GOLDEN SUN FINANCE CORPORATION represented by Rachelle L. Marmito, complainant,
RICARDO R. ALBANO, Sheriff III, Metropolitan Trial Court, Branch 62, Makati City, respondent.
[A.M. P-11-2888. July 27, 2011]
Respondent was charged of negligence and grave misconduct for levying a Honda Civic Sedan by virtue of a writ of execution. The complainant averred that the levy and sale of the motor vehicle by the respondent was illegal. It claimed that the respondent was negligent when he levied upon the motor vehicle and proceeded with the auction sale without looking into the car’s Certificate of Registration to determine whether it was encumbered or not. The encumbrance on the motor vehicle having been made prior to the suit filed by the Royal Makati Credit Resource, the complainant posited that its claim should have priority over the former’s claims. Required by the Office of the Court Administrator (OCA) to comment on the charges against him, the respondent contended that he had no knowledge that the car was encumbered because the Certificate of Registration was never shown to him. He also had no knowledge that the car was the subject of a writ of replevin in another Civil Case. Thus, the respondent asked for the dismissal of the complaint, stressing that he had acted within the scope of his duty as sheriff when he enforced the writ of execution. The OCA recommended that the respondent be charged administratively.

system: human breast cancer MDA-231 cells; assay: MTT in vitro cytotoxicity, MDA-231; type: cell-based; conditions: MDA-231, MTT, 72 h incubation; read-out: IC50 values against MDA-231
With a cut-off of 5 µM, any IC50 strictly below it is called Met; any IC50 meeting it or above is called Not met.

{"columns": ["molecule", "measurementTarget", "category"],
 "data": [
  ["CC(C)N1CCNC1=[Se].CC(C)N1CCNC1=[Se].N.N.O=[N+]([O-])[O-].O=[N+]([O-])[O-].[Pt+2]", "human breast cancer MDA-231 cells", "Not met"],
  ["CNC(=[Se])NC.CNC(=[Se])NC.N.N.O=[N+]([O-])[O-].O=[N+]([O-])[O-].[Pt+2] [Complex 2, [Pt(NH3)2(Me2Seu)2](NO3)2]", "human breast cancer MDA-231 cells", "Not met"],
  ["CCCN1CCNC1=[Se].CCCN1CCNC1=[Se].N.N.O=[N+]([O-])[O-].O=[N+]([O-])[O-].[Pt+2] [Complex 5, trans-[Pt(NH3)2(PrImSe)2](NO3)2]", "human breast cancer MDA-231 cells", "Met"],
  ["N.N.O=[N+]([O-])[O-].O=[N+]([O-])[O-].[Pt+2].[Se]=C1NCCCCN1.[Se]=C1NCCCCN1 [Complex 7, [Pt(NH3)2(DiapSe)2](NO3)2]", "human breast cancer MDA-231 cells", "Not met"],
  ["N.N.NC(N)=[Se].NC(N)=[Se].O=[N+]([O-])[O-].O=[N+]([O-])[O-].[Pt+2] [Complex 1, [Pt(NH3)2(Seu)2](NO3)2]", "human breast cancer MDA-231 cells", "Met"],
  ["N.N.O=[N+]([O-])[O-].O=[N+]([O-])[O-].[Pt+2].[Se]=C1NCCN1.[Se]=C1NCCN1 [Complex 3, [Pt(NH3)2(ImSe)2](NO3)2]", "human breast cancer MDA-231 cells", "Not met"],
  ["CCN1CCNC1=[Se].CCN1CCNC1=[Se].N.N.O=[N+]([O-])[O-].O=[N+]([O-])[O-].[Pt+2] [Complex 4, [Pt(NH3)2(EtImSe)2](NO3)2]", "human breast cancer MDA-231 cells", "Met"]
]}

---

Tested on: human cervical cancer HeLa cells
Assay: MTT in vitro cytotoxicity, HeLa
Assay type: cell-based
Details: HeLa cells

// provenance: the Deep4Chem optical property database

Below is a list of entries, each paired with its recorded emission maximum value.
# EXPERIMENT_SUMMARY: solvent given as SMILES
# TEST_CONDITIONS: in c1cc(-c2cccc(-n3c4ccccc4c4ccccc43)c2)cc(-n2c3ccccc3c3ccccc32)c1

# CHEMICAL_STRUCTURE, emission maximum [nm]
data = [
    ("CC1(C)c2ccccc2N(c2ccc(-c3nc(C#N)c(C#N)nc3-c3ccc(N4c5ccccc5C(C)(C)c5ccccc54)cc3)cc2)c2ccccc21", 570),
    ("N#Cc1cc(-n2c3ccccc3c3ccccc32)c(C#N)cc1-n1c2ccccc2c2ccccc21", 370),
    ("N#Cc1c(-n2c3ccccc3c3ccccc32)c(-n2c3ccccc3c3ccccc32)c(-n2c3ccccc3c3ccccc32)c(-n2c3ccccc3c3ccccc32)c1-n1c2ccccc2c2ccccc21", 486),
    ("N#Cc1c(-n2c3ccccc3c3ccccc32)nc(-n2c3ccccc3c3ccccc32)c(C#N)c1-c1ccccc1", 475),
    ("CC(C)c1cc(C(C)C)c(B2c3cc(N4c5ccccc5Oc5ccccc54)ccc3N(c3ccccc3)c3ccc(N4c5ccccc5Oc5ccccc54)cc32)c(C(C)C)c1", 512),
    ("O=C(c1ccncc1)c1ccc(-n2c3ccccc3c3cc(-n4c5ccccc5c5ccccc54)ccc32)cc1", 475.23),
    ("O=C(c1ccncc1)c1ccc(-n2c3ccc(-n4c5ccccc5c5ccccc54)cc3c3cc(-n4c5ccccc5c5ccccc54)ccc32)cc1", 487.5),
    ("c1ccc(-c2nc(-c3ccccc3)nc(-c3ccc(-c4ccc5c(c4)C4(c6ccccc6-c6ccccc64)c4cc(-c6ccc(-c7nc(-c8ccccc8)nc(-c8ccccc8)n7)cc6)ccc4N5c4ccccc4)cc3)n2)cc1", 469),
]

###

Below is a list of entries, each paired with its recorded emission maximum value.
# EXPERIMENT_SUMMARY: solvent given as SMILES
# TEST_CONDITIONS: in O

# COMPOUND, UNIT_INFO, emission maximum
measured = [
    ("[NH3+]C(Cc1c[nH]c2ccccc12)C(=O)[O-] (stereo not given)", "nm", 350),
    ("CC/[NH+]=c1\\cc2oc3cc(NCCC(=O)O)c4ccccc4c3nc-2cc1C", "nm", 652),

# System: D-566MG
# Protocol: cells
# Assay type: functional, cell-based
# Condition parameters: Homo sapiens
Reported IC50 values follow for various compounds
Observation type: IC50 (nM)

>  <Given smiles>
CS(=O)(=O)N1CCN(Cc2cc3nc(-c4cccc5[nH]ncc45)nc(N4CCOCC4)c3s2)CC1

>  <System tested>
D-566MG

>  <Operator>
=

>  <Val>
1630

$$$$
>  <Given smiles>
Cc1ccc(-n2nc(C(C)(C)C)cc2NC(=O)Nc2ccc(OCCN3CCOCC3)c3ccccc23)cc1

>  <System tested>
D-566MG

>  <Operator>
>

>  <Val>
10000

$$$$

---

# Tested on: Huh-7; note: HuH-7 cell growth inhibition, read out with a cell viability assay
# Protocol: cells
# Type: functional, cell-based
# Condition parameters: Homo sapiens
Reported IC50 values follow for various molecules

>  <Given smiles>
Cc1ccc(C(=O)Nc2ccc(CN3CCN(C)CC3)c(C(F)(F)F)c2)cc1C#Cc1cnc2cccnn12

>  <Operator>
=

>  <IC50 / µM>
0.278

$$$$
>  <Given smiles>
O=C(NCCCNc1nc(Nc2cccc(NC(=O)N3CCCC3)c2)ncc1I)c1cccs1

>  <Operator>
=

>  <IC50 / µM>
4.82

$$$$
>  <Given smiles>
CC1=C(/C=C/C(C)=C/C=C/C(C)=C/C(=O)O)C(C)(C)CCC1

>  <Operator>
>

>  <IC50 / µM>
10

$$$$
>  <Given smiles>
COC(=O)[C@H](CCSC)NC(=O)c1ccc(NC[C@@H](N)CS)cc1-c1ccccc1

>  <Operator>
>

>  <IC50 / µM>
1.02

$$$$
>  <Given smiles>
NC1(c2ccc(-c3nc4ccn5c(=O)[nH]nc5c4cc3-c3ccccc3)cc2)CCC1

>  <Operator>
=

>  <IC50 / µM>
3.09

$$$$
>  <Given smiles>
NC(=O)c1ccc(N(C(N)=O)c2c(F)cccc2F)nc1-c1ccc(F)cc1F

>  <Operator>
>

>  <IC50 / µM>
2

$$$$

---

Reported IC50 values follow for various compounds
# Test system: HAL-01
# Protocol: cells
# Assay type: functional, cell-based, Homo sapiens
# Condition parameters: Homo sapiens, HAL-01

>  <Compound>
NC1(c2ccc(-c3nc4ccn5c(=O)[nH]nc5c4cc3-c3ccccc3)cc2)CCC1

(1) Whether or not the recommendation of the OCA is proper on the ground of negligence on the part of the respondent.
(1) No. The Court failed to find sufficient basis to declare the respondent administratively liable for simple neglect of duty. Section 9(b), Rule 39 of the Rules of Court states the manner by which judgments for money may be satisfied by levy. It is to emphasize that a sheriff’s duty to execute a writ is simply ministerial, and he is bound to perform only those tasks stated under the Rules of Court and no more. Any interest a third party may have on the property levied upon by the sheriff to enforce a judgment is the third party’s responsibility to protect through the remedies provided under Rule 39 of the Rules of Court. Thus, [the Court] cannot hold the respondent liable on the ground that the complainant cites. If at all, the respondent should have required, as a matter of sound established practice, the production of the certificate of registration, but this is an altogether different matter that [the Court] do not here pass upon.